J: For me it was never an issue for me to get booked, it was more just not seeing many people that looked like me. I realised when I went to my London agency for the first time and there was a wall of all the models and I could only see two black models, in over 100 faces. It just made me think, you know, it could be a bit more? If you walk into any agency now it’s different, you see much more diversity. That’s the change I see and that’s the change I love. It’s been amazing being part of the change and experiencing the industry in the last five years as it’s happened. S: Best piece of modelling advice you’ve ever been given or heard? J: I’ve never really been given advice, but I can give advice if that’s alright, maybe? One thing I always say to people who are starting out and when ask me about modelling, I always say for every ten No’s, there’s always that one Yes. And that one yes is what you should strive for. My first time I went to London I got rejected so many times but when I got that one yes that’s what got me in. That’s what you should always strive for, that one yes. That’s all’s I can say on that. S: That’s awesome! Is modelling your end goal? J: I don’t think it’s my end goal, but I’d like to model for another couple of years until my looks deteriorate (laughs). S: Those looks aren’t fading babe, trust me (laughing). J: Well, my dad is like 60 and he’s got only a few wrinkles so I do look at him and think maybe there’s another decade or two in modelling for me. S: Well, we discussed change in the industry. I see a lot of change towards age also, editorial features with more mature models, brand campaigns featuring people over 35… which isn’t actually old by the way (laughing). 140 |

J: Yeah art direction, fashion shows or maybe even art direction in theatre. I’ve recently bought some land in Congo too so setting something up there, it’s an investment, I’m building my own house there so see how that’s goes for the future too. My family are setting up there, so I’m not too sure where I’ll end up in the future, but there’s options. S: So it’s fair to say modelling has given you a platform to earn an income to give you better options for your future. J: Yeah, it’s given me flexibility, where I can go through different routes. After graduation I can still model and support myself whilst I think about where I want to go next. That’s why I like modelling, it’s flexible. S: What do you want from 2021? J: Get new clients, meet new people. I really want to try something new or something I’ve not down for a while. S: Quick fire round?? Describe yourself in three words. J: Creative, caring and entrepreneurial. S: Dream brand / creative team that you would like to work with? J: I cast for Gucci in Milan and I got to go to the Gucci mansion and everything was amazing. I got there they gave me an ID card and it was Gucci, the furniture was Gucci, the carpet was Gucci, I was walking round like, wow. I really wanted it and didn’t get it. It was the final stages and since then I’ve been wanting to walk for Gucci. That’s my goal. S: When international travel opens up fully, where you headed first? J: Obviously Milan as I’ve said and I still very much want to try to go to South Africa again. I built up a lot of excitement for that trip, I was really ready for it and I’d loved to try and do it still.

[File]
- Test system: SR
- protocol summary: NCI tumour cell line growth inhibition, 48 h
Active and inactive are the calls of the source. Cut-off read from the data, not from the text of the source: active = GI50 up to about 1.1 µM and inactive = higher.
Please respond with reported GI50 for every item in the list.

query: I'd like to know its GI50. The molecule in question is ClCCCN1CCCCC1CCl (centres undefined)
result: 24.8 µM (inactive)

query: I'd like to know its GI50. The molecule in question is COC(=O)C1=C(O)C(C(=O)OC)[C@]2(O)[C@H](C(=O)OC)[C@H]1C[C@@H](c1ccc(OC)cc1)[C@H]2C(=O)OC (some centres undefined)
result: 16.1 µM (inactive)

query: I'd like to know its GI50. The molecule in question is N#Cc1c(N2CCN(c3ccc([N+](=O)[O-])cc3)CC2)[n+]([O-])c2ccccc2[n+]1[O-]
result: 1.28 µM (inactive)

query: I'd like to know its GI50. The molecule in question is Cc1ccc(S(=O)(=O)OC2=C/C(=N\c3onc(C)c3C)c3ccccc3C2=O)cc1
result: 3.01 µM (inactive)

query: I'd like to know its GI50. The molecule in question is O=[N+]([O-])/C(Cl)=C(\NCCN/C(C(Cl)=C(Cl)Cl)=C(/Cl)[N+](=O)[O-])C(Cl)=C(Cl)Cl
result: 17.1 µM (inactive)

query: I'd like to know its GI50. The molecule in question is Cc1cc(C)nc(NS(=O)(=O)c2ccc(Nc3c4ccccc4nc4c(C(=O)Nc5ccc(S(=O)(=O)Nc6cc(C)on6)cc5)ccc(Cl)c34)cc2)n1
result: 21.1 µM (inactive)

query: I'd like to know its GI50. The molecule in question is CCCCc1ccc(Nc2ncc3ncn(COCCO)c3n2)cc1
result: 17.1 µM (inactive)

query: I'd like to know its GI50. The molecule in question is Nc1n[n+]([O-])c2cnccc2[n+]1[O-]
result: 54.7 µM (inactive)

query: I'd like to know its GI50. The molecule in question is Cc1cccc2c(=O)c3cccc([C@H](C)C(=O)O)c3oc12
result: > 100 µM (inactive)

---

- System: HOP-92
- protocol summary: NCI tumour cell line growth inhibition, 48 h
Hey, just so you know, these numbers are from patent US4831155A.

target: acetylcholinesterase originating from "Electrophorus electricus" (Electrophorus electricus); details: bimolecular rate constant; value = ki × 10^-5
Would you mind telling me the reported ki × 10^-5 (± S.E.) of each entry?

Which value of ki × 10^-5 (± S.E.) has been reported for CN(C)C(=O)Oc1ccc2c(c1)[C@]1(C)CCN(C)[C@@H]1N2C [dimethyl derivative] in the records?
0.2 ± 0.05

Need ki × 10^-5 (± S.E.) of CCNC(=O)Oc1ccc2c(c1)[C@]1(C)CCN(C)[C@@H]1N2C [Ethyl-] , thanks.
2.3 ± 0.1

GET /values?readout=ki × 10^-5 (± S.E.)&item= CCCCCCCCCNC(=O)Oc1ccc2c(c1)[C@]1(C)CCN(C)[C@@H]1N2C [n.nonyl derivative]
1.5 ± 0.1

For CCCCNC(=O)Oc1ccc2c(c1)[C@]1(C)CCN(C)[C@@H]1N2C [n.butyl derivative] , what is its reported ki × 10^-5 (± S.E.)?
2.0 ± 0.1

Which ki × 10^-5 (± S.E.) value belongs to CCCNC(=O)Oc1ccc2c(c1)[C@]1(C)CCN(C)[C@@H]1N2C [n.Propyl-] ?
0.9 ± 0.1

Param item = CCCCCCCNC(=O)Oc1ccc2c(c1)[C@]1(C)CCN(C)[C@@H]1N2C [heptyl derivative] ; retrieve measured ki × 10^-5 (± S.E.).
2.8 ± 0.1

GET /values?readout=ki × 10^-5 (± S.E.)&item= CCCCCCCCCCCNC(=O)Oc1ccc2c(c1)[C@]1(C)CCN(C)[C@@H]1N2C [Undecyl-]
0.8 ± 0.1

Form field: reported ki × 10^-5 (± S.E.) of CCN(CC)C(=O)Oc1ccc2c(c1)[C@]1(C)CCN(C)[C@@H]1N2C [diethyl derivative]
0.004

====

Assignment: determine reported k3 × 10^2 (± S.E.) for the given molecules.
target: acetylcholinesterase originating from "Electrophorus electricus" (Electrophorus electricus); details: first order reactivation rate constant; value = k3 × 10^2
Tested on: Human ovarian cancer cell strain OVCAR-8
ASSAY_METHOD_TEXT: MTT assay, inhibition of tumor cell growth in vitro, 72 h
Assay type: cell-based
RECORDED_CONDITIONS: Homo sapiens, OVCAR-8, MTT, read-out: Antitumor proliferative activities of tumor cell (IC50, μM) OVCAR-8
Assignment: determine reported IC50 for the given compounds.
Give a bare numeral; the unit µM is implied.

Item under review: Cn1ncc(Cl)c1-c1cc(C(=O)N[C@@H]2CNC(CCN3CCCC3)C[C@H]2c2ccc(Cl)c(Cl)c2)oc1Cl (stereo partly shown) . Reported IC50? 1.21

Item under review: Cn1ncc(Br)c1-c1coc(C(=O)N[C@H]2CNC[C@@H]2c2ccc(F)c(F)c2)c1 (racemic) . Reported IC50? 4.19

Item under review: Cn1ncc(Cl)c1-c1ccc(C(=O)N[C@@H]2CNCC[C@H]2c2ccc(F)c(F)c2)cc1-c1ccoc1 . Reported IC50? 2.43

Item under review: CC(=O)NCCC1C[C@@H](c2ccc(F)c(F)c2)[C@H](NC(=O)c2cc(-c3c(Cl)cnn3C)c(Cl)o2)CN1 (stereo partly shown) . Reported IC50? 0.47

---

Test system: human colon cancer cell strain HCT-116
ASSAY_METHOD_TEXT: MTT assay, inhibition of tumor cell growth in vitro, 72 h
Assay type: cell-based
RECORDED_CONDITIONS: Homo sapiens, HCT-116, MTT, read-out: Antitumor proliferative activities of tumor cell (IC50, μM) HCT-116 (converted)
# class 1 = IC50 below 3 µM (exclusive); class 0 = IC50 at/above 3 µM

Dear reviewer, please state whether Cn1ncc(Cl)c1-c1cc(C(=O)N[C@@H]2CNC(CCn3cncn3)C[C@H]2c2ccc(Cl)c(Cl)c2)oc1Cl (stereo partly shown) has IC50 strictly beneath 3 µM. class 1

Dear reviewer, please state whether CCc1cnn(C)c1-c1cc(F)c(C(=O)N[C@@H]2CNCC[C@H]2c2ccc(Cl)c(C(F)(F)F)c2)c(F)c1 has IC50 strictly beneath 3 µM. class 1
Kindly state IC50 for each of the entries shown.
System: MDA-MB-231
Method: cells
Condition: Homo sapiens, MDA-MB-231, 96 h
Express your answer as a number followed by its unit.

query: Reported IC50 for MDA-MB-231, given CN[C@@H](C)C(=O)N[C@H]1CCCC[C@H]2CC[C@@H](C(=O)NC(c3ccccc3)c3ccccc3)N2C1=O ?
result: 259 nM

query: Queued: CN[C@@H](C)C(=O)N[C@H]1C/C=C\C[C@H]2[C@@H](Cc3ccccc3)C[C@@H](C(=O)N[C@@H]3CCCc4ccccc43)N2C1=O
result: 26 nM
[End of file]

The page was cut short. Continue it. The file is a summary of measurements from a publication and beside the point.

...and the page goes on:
S: What is the last image you took on your phone? J: It’s a tag, I was working in The Hut Group last week and there was a jacket I was wearing that looked amazing so I decided to take a picture of the tag so when it comes on sale I can buy. It’s Ralph Lauren, so yeah I took a picture of the tag. That’s how I do my shopping. S: Words to live by? J: Ermmmmm, let me think about this. Ok, just do you. That’s what I always say. S: That’s lovely Josh. J: There’s no point in trying to impress people or be something you’re not. Just do you, be who you are that’s all I can say. If people don’t agree with you, there’s nothing you can do. When I first started modelling not everyone agreed, some people said it was a mistake, it’s not going anywhere, I just though fuck it I’ll still do it. And then months later the same people asking me to help get them signed with my agency. If you’ve got an aim or something you want to do, you shouldn’t let people put you off, there’s nothing else to say just do what you want to do. S: Just do you, it’s so important. Really good advice, thanks Josh

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Cover photo: Brittany Harrison.